Charles Dickens in Cyberspace : The Afterlife of the Nineteenth Century in Postmodern Culture
Charles Dickens in Cyberspace opens a window on a startling set of literary and scientific links between contemporary American culture and the nineteenth-century heritage it often repudiates. Surveying a wide range of novelists, scientists, filmmakers, and theorists from the past two centuries, Jay Clayton traces the concealed circuits that connect the telegraph with the Internet, Charles Babbage's Difference Engine with the digital computer, Frankenstein's monster with cyborgs and clones, and Dickens' life and fiction with all manner of contemporary popular culture-from comic books and advertising to recent novels and films. In the process, Clayton argues for two important principles: that postmodernism has a hidden or repressed connection with the nineteenth-century and that revealing those connections can aid in the development of a historical cultural studies. In Charles Dickens in Cyberspace nineteenth-century figures-Jane Austen, Charles Darwin, Charles Dickens, Thomas Hardy, Henry Jshow more
- Paperback | 304 pages
- 152.4 x 223.5 x 20.3mm | 181.44g
- 12 Nov 2006
- Oxford University Press Inc
- New York, United States
- Revised ed.
- 1 line illus.
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"In this landmark study, postmodernity's final break with the Enlightenment is prefigured across the uneven disciplinary development of nineteenth-century technoculture, from telegraphy and automata through Darwinian anticipations of 'genome time.' Anchored in a brimming crosscurrent of literary detail and buoyed by a venturesome narrative prose of its own, this blithely original book defends the explanatory powers of lived anachronism against the death-of-history school. Resisting utopian futurism in his broad new program for cultural studies, Clayton has achieved in the process a work of utopian historicism. The Victorian moment is ours again."-Garrett Stewart, University of Iowa "This is a wonderful book. Jay Clayton moves deftly between the Victorian era and the present day, between literature and science, popular culture and post-modern thinkers. This important study raises some profound questions about the relationship between literary study and cultural theory, and will ensure that all of us who consider ourselves cultural historians will ponder deeply about the implications of our practices."-Kate Flint, Rutgers University "Ambitious and extremely stimulating.... [Clayton's] exciting study covers a good deal of varied ground.... Clayton's book goes beyond the Victorian period to raise questions that are highly pertinent to all of us who are uncertain quite what labels we now bear-literary critics? cultural theorists? cultural historians?"-Studies in English Literature 1500-1900 "It has the buzz of intellectual excitement at a comparatively new juncture in cultural studies.... And, as befits a book so skeptical of intellectual labels and so generous in its approach to different disciplines, Charles Dickens in Cyberspace will repay the attention of anybody with an interest in the nineteenth century."-Dickens Quarterly "Ambitious and extremely stimulating.... [Clayton's] exciting study covers a good deal of varied ground.... Clayton's book goes beyond the Victorian period to raise questions that are highly pertinent to all of us who are uncertain quite what labels we now bear-literary critics? cultural theorists? cultural historians?"-Studies in English Literature 1500-1900 "In his highly original and somewhat unconventional new book, Jay Clayton calls for a cultural studies that foregrounds historical inquiry.... [A] brilliantly argued, thoroughly researched, and highly original book... It makes a significant contribution to an emergent strain in cultural-studies discourse, helps launch and sustain a mode of inquiry that is crucial to our cultural future, one that we as humanists cannot afford to ignore."-Victorian Studies "This is the really cheering and impressive thing about his book, Professor Clayton is clearly a "believer" when it comes to the marriage of history, cultural studies and postmodernism. Charles Dickens in Cyberspace is not a primer or a polemical work, but something richer and rarer: a work that itself embodies the ideals expressed by its author. ...it will come to be seen as an important work... And, as befits a book skeptical of intellectual labels and so generous in its approach to differnt disciplines, Charles Dickens in Cyberspace will repay the attention of anybody with an interest in the nineteenth century."-Dickens Quarterly "Comprising a dazzling array of textual readings, ranging from contemporary novels to films to hypertexts, Clayton maps a new theoretical approach...he offers a model for a historical cultural studies that opens a path out of the quagmire in which the field often finds itself today...Clayton's book offers the theoretical breakthrough for which many scholars have been waiting...This impressive and challenging work is a must-read for any scholar interested in cultural studies. It should not be overlooked."-Postmillenial Victorian Studiesshow more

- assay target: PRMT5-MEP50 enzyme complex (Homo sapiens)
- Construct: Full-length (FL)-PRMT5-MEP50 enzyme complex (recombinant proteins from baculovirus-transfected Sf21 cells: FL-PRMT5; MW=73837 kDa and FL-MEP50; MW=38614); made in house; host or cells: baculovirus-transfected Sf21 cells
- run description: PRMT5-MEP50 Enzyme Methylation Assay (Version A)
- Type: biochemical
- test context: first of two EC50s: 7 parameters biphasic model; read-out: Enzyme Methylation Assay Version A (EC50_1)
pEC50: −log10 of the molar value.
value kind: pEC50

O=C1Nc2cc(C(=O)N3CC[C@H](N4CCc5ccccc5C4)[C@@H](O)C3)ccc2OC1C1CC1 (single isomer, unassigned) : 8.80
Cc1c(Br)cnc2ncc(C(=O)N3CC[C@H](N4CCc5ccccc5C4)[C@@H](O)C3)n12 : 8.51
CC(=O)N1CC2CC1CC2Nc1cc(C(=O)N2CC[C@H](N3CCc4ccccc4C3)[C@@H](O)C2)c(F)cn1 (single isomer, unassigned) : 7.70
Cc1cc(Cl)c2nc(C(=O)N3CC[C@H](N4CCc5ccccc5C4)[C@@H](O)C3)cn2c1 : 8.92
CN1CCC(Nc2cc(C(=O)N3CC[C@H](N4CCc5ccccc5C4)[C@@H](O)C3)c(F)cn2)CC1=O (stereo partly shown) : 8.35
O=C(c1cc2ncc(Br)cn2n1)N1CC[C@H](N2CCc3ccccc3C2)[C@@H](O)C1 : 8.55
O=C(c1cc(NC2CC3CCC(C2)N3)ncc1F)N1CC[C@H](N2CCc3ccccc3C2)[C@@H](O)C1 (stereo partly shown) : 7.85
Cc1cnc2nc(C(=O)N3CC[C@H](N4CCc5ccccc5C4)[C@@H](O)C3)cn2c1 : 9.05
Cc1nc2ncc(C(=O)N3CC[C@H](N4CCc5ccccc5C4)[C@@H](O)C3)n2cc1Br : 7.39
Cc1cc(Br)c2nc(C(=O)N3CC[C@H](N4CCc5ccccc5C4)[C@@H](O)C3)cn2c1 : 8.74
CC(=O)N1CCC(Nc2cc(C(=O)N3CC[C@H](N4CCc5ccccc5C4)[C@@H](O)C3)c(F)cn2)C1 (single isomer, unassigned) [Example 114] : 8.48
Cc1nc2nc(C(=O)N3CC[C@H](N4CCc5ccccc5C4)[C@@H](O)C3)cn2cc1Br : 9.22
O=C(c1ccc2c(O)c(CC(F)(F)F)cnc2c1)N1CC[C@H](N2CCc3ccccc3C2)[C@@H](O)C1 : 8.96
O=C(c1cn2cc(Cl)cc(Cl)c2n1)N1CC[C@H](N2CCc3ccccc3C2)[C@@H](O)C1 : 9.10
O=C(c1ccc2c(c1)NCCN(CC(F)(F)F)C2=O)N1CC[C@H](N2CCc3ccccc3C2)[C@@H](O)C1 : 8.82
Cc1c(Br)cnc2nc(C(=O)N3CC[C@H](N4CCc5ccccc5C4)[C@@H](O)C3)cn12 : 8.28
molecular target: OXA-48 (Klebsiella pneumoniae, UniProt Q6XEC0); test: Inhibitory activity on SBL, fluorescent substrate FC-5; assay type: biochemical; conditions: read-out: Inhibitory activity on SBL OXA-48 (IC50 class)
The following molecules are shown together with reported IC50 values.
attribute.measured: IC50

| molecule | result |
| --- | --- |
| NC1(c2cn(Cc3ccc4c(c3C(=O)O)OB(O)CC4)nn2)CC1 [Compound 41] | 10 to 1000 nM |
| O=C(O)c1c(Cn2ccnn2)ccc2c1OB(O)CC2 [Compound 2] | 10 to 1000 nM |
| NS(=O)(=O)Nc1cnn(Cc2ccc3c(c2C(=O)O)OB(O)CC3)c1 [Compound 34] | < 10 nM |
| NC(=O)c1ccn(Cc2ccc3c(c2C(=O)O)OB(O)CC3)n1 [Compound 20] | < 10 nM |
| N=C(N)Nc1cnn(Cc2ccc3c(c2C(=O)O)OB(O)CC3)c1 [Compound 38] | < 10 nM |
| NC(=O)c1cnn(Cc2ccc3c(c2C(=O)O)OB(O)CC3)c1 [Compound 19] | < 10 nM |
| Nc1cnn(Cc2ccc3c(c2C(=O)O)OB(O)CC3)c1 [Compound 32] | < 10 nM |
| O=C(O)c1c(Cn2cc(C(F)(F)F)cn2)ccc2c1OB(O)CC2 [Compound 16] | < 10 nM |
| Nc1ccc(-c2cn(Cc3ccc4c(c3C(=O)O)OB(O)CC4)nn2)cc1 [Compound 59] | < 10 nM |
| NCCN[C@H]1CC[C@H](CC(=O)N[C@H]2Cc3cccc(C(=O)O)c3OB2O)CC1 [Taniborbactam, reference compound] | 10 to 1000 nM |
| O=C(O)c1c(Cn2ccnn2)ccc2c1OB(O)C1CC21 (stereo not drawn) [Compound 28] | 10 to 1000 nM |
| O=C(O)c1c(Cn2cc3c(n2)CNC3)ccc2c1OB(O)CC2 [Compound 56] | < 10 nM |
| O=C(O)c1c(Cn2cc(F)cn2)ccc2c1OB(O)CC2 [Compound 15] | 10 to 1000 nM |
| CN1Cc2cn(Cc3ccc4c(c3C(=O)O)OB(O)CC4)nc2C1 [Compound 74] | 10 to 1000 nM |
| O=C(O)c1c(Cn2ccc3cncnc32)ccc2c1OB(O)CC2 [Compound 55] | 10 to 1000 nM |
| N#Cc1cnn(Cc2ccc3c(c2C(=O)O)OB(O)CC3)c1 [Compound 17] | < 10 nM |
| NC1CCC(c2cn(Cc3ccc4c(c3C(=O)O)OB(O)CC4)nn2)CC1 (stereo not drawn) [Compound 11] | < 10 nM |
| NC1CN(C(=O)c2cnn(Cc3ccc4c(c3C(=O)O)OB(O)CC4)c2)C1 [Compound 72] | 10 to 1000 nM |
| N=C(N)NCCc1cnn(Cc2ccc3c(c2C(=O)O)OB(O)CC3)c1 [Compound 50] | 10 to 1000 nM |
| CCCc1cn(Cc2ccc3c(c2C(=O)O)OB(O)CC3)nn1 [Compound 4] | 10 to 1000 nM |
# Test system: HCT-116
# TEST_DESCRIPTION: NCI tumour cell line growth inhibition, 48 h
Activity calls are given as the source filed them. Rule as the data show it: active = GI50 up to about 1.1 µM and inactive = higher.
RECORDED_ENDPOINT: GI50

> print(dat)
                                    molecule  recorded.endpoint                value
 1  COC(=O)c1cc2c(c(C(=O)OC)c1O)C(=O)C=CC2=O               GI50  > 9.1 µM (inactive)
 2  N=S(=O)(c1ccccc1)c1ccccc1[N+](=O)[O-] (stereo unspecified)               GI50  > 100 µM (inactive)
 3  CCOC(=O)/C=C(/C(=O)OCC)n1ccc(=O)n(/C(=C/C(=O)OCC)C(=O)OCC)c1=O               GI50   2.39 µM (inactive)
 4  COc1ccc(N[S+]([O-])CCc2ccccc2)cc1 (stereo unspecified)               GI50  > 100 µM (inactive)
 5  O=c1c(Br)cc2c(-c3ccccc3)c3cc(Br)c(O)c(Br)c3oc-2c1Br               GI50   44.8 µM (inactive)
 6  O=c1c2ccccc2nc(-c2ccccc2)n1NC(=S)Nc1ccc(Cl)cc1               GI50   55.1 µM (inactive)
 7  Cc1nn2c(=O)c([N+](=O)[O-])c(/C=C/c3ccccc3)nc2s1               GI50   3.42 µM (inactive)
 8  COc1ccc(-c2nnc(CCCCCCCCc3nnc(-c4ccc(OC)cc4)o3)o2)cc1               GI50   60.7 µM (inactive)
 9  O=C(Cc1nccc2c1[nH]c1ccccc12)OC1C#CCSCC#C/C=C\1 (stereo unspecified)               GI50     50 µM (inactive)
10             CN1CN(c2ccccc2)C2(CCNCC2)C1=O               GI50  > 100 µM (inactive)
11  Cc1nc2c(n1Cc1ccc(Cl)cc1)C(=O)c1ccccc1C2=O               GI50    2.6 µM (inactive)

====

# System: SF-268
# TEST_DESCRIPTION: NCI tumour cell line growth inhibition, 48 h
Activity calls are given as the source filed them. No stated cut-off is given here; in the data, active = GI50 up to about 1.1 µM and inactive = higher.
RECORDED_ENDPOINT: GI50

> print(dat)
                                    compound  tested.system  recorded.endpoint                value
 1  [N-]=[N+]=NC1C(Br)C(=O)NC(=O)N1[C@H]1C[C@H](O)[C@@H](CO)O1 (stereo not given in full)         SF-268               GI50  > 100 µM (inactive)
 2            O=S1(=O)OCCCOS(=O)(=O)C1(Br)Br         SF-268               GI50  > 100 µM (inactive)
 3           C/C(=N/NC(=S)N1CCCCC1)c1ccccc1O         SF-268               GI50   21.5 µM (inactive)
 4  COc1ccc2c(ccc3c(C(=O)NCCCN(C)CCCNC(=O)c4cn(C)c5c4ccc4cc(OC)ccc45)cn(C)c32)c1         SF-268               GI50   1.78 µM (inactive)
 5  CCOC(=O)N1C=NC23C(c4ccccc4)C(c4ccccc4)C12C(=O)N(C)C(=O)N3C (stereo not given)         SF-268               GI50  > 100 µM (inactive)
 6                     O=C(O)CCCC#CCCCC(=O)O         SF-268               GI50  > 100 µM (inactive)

About Jay Clayton
Jay Clayton is Professor of English at Vanderbilt University.show more